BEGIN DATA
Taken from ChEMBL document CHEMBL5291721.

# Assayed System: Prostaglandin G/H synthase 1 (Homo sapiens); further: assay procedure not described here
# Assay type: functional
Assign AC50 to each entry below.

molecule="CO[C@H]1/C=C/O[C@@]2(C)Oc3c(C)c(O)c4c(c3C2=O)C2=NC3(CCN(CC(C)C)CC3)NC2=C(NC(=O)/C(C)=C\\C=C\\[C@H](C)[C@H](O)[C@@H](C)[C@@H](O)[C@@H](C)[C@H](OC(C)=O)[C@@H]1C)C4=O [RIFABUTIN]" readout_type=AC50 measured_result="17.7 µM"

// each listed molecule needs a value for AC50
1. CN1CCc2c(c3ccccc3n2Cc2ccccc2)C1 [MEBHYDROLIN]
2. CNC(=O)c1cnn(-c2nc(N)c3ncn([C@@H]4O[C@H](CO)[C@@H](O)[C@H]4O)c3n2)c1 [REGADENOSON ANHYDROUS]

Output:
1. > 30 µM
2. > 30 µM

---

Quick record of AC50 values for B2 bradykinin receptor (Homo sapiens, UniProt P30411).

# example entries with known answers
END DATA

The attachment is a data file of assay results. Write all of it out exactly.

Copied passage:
Taken from ChEMBL document CHEMBL5291721.

# Assayed System: Prostaglandin G/H synthase 1 (Homo sapiens); further: assay procedure not described here
# Assay type: functional
Assign AC50 to each entry below.

molecule="CO[C@H]1/C=C/O[C@@]2(C)Oc3c(C)c(O)c4c(c3C2=O)C2=NC3(CCN(CC(C)C)CC3)NC2=C(NC(=O)/C(C)=C\\C=C\\[C@H](C)[C@H](O)[C@@H](C)[C@@H](O)[C@@H](C)[C@H](OC(C)=O)[C@@H]1C)C4=O [RIFABUTIN]" readout_type=AC50 measured_result="17.7 µM"

// each listed molecule needs a value for AC50
1. CN1CCc2c(c3ccccc3n2Cc2ccccc2)C1 [MEBHYDROLIN]
2. CNC(=O)c1cnn(-c2nc(N)c3ncn([C@@H]4O[C@H](CO)[C@@H](O)[C@H]4O)c3n2)c1 [REGADENOSON ANHYDROUS]

Output:
1. > 30 µM
2. > 30 µM

---

Quick record of AC50 values for B2 bradykinin receptor (Homo sapiens, UniProt P30411).

# example entries with known answers